Every year, the Social Security Administration(SSA) publishes a chart that demonstrates the percentage of cases that have been awarded and denied benefits at the different levels of the Social Security Disability process. This chart is known as the Social Security Disability Waterfall Chart and it can help to provide some insight into what individuals who are applying for SSDI and SSI can anticipate from a statistical perspective.
The Initial Application Stage of the SSD Process
The initial application stage is depicted by the purple boxes in the chart above. In 2017, 67% of applicants for SSDI and SSI were denied, and 34% of applicants were awarded benefits. Do not give up if you cannot work and your claim is denied. Most claims are denied at the Application Level.
Some things to consider in your initial application process. After an applicant completes his application, he must complete a work history report and a disability report. These reports request information about his medical history, education, and work history so the SSA can better assess his case. The last step of the application process is often a Consultative Exam. Once the application the two reports and the consultative exam are completed the SSA will make their decision on your claim. If a claim has been denied at the Application Level, the next step is to request Reconsideration.
The Reconsideration Level of the SSD Process
At the Reconsideration Level, as depicted in the green boxes in the waterfall chart above, 13% of cases are allowed, and a staggering 87% are denied. The chances of being denied at the Reconsideration level are significantly higher than at the Application Level.
At the Reconsideration Level the SSA will re-review your application, but this time a different disability examiner will decide if your claim should be approved or denied. The first step to Reconsideration is submitting a Request for Reconsideration (Form SSA-561-U2). Then you will need to complete and submit a disability report detailing any new medical information. Once those two documents are submitted, the SSA will decide again whether your claim should be approved or denied. If your application is denied you will need to request a hearing before an ALJ.
The ALJ Hearing Level of the SSD Process
At the Administrative Law Judge Hearing Level claimants have the best chance of being awarded benefits. The Administrative Law Judge Hearing Level is shown in the orange boxes in the waterfall chart above. According to the waterfall chart, 47% of claimants were awarded benefits at the Administrative Law Judge Hearing Level, 32% were denied, and 21% were dismissed. Again, the majority are still denied and dismissed at the Administrative Law Judge Hearing Level, but this is still the level with the highest statistical chance of approval.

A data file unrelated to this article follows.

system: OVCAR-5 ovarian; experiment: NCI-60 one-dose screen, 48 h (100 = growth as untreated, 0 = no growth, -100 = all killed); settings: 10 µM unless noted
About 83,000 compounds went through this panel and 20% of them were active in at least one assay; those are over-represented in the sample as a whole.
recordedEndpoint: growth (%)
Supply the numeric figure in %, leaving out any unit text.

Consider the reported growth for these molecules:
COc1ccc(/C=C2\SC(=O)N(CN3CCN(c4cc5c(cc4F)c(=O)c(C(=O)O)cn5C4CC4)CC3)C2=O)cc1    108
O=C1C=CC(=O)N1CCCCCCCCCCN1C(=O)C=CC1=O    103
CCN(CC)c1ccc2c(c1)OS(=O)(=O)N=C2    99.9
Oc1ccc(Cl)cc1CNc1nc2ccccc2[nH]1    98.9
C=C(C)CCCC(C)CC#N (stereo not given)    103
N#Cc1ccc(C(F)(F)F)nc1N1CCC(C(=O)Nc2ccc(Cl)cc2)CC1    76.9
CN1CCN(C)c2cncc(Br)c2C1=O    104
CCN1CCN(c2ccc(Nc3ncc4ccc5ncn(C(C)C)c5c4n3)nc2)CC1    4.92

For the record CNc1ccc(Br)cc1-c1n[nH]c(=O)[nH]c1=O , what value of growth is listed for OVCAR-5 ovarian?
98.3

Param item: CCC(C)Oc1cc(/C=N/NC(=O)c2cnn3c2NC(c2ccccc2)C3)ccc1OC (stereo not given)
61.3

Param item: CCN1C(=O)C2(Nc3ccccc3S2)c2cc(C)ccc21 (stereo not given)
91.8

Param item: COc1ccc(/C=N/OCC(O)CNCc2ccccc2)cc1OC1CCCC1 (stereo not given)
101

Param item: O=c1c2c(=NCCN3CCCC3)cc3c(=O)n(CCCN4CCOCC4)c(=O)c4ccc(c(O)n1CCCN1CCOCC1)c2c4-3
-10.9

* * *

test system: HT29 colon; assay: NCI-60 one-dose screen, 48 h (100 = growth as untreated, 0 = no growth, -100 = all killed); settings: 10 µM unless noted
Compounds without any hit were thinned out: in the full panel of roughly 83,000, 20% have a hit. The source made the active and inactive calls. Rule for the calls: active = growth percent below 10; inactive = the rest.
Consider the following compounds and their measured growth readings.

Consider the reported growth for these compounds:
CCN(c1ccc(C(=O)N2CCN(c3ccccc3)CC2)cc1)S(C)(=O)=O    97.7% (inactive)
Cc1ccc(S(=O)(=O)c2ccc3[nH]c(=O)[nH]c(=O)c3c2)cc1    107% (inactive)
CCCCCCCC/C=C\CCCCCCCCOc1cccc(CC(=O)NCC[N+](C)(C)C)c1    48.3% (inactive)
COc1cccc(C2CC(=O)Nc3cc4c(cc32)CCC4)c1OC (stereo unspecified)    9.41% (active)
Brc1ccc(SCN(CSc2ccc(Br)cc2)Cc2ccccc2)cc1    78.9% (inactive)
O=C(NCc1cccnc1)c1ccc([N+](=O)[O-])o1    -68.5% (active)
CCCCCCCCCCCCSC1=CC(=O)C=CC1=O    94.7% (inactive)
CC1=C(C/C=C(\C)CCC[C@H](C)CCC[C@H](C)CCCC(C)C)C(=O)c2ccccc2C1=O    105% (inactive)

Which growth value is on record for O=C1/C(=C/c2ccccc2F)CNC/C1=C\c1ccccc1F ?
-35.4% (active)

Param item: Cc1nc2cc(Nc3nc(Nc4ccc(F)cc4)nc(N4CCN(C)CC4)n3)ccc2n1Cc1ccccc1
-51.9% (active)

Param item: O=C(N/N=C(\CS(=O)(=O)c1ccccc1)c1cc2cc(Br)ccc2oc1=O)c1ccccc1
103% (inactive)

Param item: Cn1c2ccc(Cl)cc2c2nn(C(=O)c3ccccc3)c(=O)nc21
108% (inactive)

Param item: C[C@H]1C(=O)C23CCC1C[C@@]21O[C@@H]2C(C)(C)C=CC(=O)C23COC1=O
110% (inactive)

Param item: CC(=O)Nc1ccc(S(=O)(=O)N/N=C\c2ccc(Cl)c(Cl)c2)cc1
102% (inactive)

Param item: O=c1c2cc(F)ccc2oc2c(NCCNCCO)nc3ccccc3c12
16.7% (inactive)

The Appeals Council of the SSD Process
The fourth step known as the Appeals Council (“AC”) and is illustrated in the yellow boxes in the above waterfall chart. The AC has the most abysmal statistical approval rating for claimants. If your case is denied at the first three levels, your attorney will submit a written argument to the AC in Falls Church, Virginia. Claimants do not have to appear at the AC in person. According to the waterfall chart, the AC awarded 1% of claimant’s benefits in 2017. The AC dismissed 3% of cases, and most importantly, the AC remanded 9% of cases. Remanding a case means that the AC will not approve or deny the case, but instead send the case back to the ALJ to rehear the case.
The AC denies a higher percentage of cases than any of the other level in the Social Security adjudication process, in 2017 the AC denied 89% of requests.
The Federal Court Level of the SSD Process
The final step is the Federal Court Level, depicted in the light blue boxes in the waterfall chart. This level includes cases at the Federal District Court, the Circuit Court of Appeals and the United States Supreme Court. The Federal Appeals process is used by very few disability applicants. However, it has the highest rate of approval out of all of the levels discussed. At the Federal Court Level, 2% of claims were awarded benefits, 8% of claims were dismissed and 42% of claims were denied. Most notably, at the Federal Court level, 48% of claims were remanded to the ALJ for rehearing.
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